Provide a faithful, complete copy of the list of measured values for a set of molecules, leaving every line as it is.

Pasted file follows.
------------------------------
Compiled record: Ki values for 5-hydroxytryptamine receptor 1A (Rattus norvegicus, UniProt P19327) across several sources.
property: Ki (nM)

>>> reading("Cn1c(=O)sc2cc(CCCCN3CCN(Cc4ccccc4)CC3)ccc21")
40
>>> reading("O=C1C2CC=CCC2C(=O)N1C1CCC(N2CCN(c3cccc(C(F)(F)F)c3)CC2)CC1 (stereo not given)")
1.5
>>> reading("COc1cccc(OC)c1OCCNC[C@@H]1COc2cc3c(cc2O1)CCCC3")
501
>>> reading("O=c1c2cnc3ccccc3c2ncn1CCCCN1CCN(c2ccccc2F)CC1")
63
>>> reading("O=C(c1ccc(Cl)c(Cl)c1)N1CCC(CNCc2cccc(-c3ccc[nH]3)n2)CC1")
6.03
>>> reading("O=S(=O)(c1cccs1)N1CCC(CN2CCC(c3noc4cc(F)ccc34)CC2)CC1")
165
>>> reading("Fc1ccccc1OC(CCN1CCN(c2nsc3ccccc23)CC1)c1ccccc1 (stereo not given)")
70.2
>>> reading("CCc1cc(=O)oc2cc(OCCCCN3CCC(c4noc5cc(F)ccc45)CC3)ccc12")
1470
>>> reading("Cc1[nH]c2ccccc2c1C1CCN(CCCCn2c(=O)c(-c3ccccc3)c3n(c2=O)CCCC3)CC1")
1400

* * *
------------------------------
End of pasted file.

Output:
Compiled record: Ki values for 5-hydroxytryptamine receptor 1A (Rattus norvegicus, UniProt P19327) across several sources.
property: Ki (nM)

>>> reading("Cn1c(=O)sc2cc(CCCCN3CCN(Cc4ccccc4)CC3)ccc21")
40
>>> reading("O=C1C2CC=CCC2C(=O)N1C1CCC(N2CCN(c3cccc(C(F)(F)F)c3)CC2)CC1 (stereo not given)")
1.5
>>> reading("COc1cccc(OC)c1OCCNC[C@@H]1COc2cc3c(cc2O1)CCCC3")
501
>>> reading("O=c1c2cnc3ccccc3c2ncn1CCCCN1CCN(c2ccccc2F)CC1")
63
>>> reading("O=C(c1ccc(Cl)c(Cl)c1)N1CCC(CNCc2cccc(-c3ccc[nH]3)n2)CC1")
6.03
>>> reading("O=S(=O)(c1cccs1)N1CCC(CN2CCC(c3noc4cc(F)ccc34)CC2)CC1")
165
>>> reading("Fc1ccccc1OC(CCN1CCN(c2nsc3ccccc23)CC1)c1ccccc1 (stereo not given)")
70.2
>>> reading("CCc1cc(=O)oc2cc(OCCCCN3CCC(c4noc5cc(F)ccc45)CC3)ccc12")
1470
>>> reading("Cc1[nH]c2ccccc2c1C1CCN(CCCCn2c(=O)c(-c3ccccc3)c3n(c2=O)CCCC3)CC1")
1400

* * *